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Jackson Browne comes to the Events Center at the Seneca Niagara Casino at 8 p.m. Saturday, and on the occasion of his arrival in town for the first time in several years, Browne and his music have been on my mind.

I’ve had a tough time over the years explaining my affection for Browne’s work to a certain type of music fan, one for whom anything redolent of mainstream ’70s singer-songwriter fare is to be viewed with suspicion.

Unlike, say, the late Harry Nilsson, or the even later Tim Buckley, Browne has never been considered particularly hip. He has always written earnest, beautiful songs with memorable melodies and poetic lyrics. Browne doesn’t seem, at least on the surface, to have an ounce of irony in his entire being, which makes him a bit of an outsider. Add to this the fact that he has long aligned himself with left-leaning political and social views, and it has become easy for some to write Browne off as an inconsequential old hippie.

I just don’t see it, though. Look back to the ’80s for a brief moment, and you’ll find that Browne was one of the only songwriters addressing covert wars in South America and calling the Reagan administration to task. His “Lives in the Balance” is a brave and important work from this era, even if the passage of time has made its production values seem a touch antiquated.

When, in the ’90s, Browne returned largely to the nonpolitical observations that informed his ’70s masterpieces “Late for the Sky,” “The Pretender” and “Runnin’ On Empty,” he never abandoned the informed and educated leftist stance of his ’80s work, and he regularly worked to further causes near and dear to him. I find all of this commendable.

Of course, if Browne wasn’t still writing and performing beautiful songs in the “Laurel Canyon rock” style he helped birth, he would be merely a nostalgia act. Happily, he’s avoided that route and has remained relevant.

Tickets for the show – a stop on Browne’s “2013 Acoustic Tour” – start at $50. They can be purchased through Ticketmaster.com. Sarah Watkins will open.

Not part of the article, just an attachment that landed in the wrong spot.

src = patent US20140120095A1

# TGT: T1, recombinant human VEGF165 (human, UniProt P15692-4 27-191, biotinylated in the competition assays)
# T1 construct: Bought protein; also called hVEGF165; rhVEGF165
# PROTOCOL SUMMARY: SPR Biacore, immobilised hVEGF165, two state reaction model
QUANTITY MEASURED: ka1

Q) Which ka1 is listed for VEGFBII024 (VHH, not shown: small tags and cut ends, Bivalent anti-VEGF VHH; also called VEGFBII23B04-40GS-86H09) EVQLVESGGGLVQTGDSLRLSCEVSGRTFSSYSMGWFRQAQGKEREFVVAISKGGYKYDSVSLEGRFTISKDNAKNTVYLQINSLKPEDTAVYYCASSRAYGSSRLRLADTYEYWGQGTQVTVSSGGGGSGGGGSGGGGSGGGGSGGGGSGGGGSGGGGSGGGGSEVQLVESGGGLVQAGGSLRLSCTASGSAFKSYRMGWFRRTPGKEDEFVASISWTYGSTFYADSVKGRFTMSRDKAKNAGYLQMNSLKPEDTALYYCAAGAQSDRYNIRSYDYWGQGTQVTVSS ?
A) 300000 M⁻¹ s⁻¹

Rockin’ room

Beginning at 7 p.m. tonight, the Hard Rock Café (333 Prospect St., Niagara Falls), throws a party in honor of its recent partnership with the Buffalo Music Hall of Fame. A new BMHOF Room will house memorabilia donated by the Hall, all of it commemorating the work of area musicians who have been inducted over the years.

Tonight’s ceremony will take place in three parts. At 7 p.m., the Class of 2013 Inductees will be announced, in anticipation of the yearly induction gala, which takes place in the early fall. At 7:45, a ribbon-cutting ceremony will officially open the BMHOF Room at the Hard Rock. Then, at 8 p.m., the BMHOf All-Star Band, a supergroup made up of previous inductees, will perform. Admission is free.

Gig picks

Tonight at 6:30 p.m., area fans will have the opportunity to take part in a meet-and-greet with singer/songwriter/rocker Willie Nile at the FYE Store in the Boulevard Mall, 1215 Niagara Falls Blvd. in Amherst. Nile will be celebrating the release of his excellent new album, “American Ride,” signing copies of the disc and performing an acoustic set.

Funktional Flow plays at 10 p.m. Friday at Duke’s Bohemian Grove Bar, 253 Allen St. Project Weather Machine will open. Admission is $5.

A pre-party for the annual Night Lights Music Festival, to be held Sept. 13 and 14 at the Blue Heron Festival Site, takes place at Nietzsche’s (248 Allen St.) at 10 p.m. Friday. Festival organizers Lazlo Hollyfeld will take the stage after an opening set from Haewa. Admission at the door will be $5. See Nightlightsfest.com for more information.

email: jmiers@buffnews.com